Culture

An Icon for Saint Greta Thunberg

A mural of Greta Thunberg in San Francisco (Image via Instagram, One Atmosphere)
In San Francisco, a Biblia pauperum for Thunberg disciples.

If anyone does not accept representation in art of evangelical scenes, let him be anathema.

If anyone does not salute such representations as standing for the Lord and His saints, let him be anathema.

— Second Council of Nicaea

Mass literacy is a very modern miracle.

Clerics in the medieval Church did not have the luxury of literate pew-sitters. They, rather creatively, used the architecture, sculpture, and paintings in cathedrals to convey the biblical narrative to the unlettered faithful. Gothic architecture so arrests the modern eye not only for its structural and formalistic brilliance but also because the ornature itself narrates the story of salvation.

The climate clerics have erected their own Biblia pauperum for the unwashed masses in San Francisco. One Atmosphere, an area non-profit, dedicated a mammoth mural yesterday of the teenage climate activist Greta Thunberg. The Putinesque mural, painted on the street-facing side of an urban mid-rise, took an estimated 700 cans of aerosol spray paint to complete. Hypocrisy? No, says the non-profit: syncretism. “The finishing details can only be done with spray paint, but we are using spray cans without CFCs,” the organization said in a statement. “We are using low pressure cans with a minimal footprint.”

The mural’s financiers seem intent on pushing a sort of potted theology with the display. The executive director of the non-profit, Paul Scott, said that Greta Thunberg “is a bright light in a dark time and we hope people will follow her lead and make some changes.” Not only is Scott a voice crying out in the wilderness, heralding the virtues of the Thunbergian project, but he is an outright evangelist for the faith: “We’re hoping to have other building owners who like this idea and support our objectives and want to have something similar on their buildings.” Scott hopes the mural will “open up their hearts and minds to the unbridled conviction of Greta’s message.”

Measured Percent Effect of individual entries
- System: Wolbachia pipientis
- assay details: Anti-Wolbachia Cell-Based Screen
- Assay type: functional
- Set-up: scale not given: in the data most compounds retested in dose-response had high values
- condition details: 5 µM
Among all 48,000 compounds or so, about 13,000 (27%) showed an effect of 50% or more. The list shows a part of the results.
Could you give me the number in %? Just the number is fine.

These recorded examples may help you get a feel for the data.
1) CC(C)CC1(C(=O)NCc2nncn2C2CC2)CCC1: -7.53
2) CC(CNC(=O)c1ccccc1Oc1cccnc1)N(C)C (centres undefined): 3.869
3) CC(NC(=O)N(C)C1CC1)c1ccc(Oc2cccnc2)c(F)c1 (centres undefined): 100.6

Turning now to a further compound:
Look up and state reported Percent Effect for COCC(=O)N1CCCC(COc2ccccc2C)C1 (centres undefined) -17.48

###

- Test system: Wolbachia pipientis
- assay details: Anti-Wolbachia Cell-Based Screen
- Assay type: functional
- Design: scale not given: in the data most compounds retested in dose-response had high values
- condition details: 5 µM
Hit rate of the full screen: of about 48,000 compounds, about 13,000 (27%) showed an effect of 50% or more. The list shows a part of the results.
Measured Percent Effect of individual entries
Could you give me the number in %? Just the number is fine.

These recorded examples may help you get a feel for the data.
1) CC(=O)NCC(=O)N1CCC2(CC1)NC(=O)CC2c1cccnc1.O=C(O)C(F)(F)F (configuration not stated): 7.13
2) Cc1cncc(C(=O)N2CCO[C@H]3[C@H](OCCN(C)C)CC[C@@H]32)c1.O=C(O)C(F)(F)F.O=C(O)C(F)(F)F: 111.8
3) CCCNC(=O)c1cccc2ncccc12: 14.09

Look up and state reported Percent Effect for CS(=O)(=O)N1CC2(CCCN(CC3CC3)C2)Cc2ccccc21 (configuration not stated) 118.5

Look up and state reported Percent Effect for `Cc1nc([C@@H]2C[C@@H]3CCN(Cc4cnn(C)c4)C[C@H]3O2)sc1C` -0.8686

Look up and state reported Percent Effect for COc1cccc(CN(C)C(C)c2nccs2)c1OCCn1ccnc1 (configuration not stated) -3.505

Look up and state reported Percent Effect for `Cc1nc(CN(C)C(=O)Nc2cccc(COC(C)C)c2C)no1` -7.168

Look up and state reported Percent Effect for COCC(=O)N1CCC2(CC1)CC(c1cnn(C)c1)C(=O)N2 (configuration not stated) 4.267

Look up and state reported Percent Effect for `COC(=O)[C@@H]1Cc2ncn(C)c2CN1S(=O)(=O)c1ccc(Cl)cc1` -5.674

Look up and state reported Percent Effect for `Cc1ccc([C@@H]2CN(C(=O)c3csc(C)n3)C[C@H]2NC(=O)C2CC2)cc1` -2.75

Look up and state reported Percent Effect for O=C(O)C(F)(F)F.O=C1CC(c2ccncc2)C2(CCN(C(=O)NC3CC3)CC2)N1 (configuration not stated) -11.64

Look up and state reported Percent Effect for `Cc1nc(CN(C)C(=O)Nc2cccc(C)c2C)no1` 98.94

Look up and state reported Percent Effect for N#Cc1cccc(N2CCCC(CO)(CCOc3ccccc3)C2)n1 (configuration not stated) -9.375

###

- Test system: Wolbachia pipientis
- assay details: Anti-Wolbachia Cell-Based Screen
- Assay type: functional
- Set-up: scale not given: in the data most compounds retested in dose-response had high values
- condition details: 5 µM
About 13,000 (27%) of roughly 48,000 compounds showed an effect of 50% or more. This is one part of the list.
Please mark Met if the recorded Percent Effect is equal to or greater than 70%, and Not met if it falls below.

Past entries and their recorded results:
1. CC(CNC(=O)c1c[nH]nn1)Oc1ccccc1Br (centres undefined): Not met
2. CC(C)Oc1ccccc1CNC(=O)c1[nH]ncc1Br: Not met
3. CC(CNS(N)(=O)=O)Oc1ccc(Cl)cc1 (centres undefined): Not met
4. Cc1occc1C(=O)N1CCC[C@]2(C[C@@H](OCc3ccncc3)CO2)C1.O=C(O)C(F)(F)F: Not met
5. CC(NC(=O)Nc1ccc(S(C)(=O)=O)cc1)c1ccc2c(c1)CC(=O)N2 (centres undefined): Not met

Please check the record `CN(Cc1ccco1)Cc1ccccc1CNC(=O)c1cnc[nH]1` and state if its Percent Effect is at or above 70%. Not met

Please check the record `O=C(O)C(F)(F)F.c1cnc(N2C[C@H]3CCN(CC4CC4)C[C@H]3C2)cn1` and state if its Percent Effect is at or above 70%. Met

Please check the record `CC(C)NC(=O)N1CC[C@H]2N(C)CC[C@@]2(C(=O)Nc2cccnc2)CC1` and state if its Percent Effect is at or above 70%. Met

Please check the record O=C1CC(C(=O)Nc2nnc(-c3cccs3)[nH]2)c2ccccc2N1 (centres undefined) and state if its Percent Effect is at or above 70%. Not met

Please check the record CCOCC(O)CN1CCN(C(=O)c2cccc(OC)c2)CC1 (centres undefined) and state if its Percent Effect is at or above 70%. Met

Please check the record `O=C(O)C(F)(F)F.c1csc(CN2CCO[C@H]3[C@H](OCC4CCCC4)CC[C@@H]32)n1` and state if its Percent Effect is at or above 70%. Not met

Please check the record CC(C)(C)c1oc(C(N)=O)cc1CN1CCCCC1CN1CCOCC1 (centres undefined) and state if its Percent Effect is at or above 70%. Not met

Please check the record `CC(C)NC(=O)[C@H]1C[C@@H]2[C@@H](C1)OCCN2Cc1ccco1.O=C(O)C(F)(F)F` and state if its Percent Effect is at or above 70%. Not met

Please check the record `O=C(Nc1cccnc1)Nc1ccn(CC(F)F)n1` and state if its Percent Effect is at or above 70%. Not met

Much has been said on the religious undertones of the cultish affection many adults have shown this Scandinavian teenager, but the mural elevates the metaphor to the level of analogy. The aims of the mural’s financiers mirror those of the Gothic architects: Make sacred truths available to the feeble masses who, but for the pre-chewed theology rendered in imago by their clerical superiors, would be unable to engage in the prevailing moral discourse.

The Gothic architects and the clergy who directed their artisanal creations had a much stronger case to make about the incompetence of their audience than do the Thunbergians. The population in the Middle Ages was largely illiterate and uneducated, if England can be taken as a representative hub of medieval Christendom — Saint Thomas More in his Apology in 1533 placed the national English literacy rate at about 40 percent; Latin, the Church’s universal tongue, was understood by a similar proportion of the bourgeois merchant class at the time. Both figures suggest that the Church’s preachment would be inaccessible to the majority of the English people in both Latin and the vernacular without some sort of visual aid.

In 2019, the once-illiterate masses can read. They’re just not that interested in what the Thunberg cultists are selling. The Thunbergian clergy might claim that the public is functionally illiterate on issues of climate change, but the mural seems to suggest that they are more interested in selling indulgences than in informing the masses of the putative virtues of climate conversion. It might be that the great majority of people are “illiterate” on, for instance, the literature of the Intergovernmental Panel on Climate Change. But the mural is not a Biblia pauperum of the 2019 IPCC report. It doesn’t reduce the “scientific literature” down to an image — the mural is not a scatter plot of computer-generated climate models. Instead, it’s meant to evoke the nagging guilt one feels for disappointing an earnest, if misguided, child.

Thunberg is drawn with her gaze fixed on passersby, leering on in perpetual contempt. She’s wearing much the same face she did when she accused strangers of having “stolen my dreams and my childhood” for, ostensibly, disagreeing with her proposed remedies to projected changes in global temperatures. Don’t ruin Greta’s childhood, the image says to the passerby — turn off your air conditioning. Recycle your beer cans. Limit your meat intake. Vote for Democrats.

Saint Greta Thunberg is watching.

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